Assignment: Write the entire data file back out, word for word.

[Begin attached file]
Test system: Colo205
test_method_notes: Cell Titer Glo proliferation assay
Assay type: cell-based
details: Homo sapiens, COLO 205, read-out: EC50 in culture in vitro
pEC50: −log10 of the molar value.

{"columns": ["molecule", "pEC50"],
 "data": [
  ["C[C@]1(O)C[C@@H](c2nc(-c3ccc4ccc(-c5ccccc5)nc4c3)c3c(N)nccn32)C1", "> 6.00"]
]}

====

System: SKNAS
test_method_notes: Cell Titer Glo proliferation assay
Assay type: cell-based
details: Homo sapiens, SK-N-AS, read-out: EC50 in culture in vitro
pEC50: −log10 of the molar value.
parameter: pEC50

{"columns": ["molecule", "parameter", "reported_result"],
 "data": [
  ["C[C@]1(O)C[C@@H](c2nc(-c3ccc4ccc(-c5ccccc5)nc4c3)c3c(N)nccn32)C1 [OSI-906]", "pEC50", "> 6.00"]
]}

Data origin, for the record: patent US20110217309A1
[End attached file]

Test system: Colo205
test_method_notes: Cell Titer Glo proliferation assay
Assay type: cell-based
details: Homo sapiens, COLO 205, read-out: EC50 in culture in vitro
pEC50: −log10 of the molar value.

{"columns": ["molecule", "pEC50"],
 "data": [
  ["C[C@]1(O)C[C@@H](c2nc(-c3ccc4ccc(-c5ccccc5)nc4c3)c3c(N)nccn32)C1", "> 6.00"]
]}

====

System: SKNAS
test_method_notes: Cell Titer Glo proliferation assay
Assay type: cell-based
details: Homo sapiens, SK-N-AS, read-out: EC50 in culture in vitro
pEC50: −log10 of the molar value.
parameter: pEC50

{"columns": ["molecule", "parameter", "reported_result"],
 "data": [
  ["C[C@]1(O)C[C@@H](c2nc(-c3ccc4ccc(-c5ccccc5)nc4c3)c3c(N)nccn32)C1 [OSI-906]", "pEC50", "> 6.00"]
]}

Data origin, for the record: patent US20110217309A1